Historical Spotlight - 1496 Clover Street

Are you a Rochester history buff? If so, you may recognize one of our listings located at 1496 Clover Street. This enormous home, referred to historically as the Isaac Moore-A. Emerson Babcock House, was built in 1829 by Isaac Moore and played a small role in American history in the ensuing 40 or so years.


Isaac Moore was a well-known Rochesterian, acting as businessman, landowner, political party leader, and Brighton community leader in the 1830’s. The Isaac Moore Brick Company was responsible for manufacturing and supplying large quantities of brick all throughout Rochester during a time of rapid growth and expansion. In 1829, Moore built this 5,500-square foot architectural masterpiece with all of the extraordinary detail, woodwork, and artistry that one would expect from this time period. Some of the home’s best features include six chimneys and accompanying fireplaces and three grand entrances, one of which originally opened to a porch where New York Governor William Seward gave a speech in the 1830’s.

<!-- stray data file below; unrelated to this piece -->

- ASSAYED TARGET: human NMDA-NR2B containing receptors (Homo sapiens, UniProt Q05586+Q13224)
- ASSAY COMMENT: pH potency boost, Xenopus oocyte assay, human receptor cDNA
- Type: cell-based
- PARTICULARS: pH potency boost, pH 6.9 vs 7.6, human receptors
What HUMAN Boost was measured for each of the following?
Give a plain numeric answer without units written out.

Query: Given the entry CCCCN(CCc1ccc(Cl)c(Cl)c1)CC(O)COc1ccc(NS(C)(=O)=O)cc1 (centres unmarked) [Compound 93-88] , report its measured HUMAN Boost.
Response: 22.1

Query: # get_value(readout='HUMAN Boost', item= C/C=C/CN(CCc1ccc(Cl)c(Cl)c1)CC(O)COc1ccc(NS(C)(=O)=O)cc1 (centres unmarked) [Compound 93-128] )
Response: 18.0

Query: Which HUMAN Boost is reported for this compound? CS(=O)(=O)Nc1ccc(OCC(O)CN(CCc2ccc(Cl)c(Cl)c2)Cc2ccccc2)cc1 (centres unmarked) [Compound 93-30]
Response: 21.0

In 1895, the then-new-owner, William Babcock, was attempting to install modern plumbing throughout the property when the basement stairs collapsed. What was revealed was a secret room that is said to have held up to twelve escaping slaves at a time during the pre-Civil War Era. The home’s proximity to the Erie Canal, as well as an arched-brick entrance to a tunnel that connected to a neighboring property, suggest that the Moore-Babcock House was part of the Underground Railroad.


Today, the owners have made sure to meticulously respect and preserve the historical integrity of the home, which is now designated a landmark home by the Town of Brighton. While you can still appreciate the secret pre-war tunnel, prospective buyers will also enjoy a newer tear-off roof, exterior and interior paint jobs, an updated kitchen with quartz countertops, rebuilt patios, re-landscaped and manicured gardens, new carpeting and flooring, etc. If you or someone you know is interested in purchasing a piece of Rochester’s history, call us today at (585) 218-6275.